The BBC has been accused of being too “squeamish” and “simplistic” in its coverage of rural life.
An independent review, carried out by Heather Hancock who formally chaired the BBC’s rural affairs committee, said its coverage was “generally impartial” and praised flagship shows including Countryfile.
But the BBC Trust, the corporation’s governing body which commissioned the review, found some people thought coverage had “a metropolitan bias”.
It said: “Audiences feel network news coverage can be simplistic and, on contentious stories, too often focuses on protest rather than the underlying issues.”
BBC coverage of the trial badger cull was praised but it was criticised for “the predominant use of images of healthy badgers to open or conclude a report”.
The report stated: “People asked where were the pictures of sick badgers with TB, or infected cows being shot, or a distraught farming family coming to terms with the loss of their animals.”
One witness, Country Life editor Mark Hedges, said coverage was often sanitised and did “ the countryside a real disservice in the process”.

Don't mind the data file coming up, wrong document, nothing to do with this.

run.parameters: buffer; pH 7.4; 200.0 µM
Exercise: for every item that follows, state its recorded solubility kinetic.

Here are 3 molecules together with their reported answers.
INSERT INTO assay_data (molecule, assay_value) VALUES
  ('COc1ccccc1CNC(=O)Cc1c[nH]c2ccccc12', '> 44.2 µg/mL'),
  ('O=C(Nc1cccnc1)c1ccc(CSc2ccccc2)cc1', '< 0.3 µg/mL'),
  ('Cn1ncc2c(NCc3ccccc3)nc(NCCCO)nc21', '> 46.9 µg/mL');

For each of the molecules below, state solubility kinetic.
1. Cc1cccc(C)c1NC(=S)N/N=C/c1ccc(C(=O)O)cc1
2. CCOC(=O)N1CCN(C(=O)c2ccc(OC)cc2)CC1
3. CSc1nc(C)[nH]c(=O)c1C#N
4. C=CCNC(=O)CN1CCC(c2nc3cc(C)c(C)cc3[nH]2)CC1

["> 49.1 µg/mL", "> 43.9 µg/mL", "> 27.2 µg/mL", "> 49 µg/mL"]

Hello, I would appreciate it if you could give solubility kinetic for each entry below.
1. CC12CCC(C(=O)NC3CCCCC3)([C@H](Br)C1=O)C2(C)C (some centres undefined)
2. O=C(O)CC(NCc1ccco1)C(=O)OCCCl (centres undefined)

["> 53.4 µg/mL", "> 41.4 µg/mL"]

He said: “You’ve got to show how food comes about – what the realities of life are... The BBC is incredibly squeamish about the countryside.”
Ms Hancock said: “Overall, the BBC does a good job in reporting accurate, balanced and impartial rural stories. However, there is room for improvement. In England particularly, rural stories and rural lives could be more fully represented in nationwide output.
“I found that the BBC relied disproportionately on a small number of external bodies for input and comment. A wider range of voices would broaden the opinions offered to audiences.”
A BBC spokeswoman said: “We take our commitment to the reporting of rural affairs very seriously and welcome the report’s endorsement of our programming and overall impartiality.
“Whilst the report finds overall we do a good job reflecting and reporting rural affairs there are areas where we can do better and we have committed to a range of steps to help improve the coverage further.”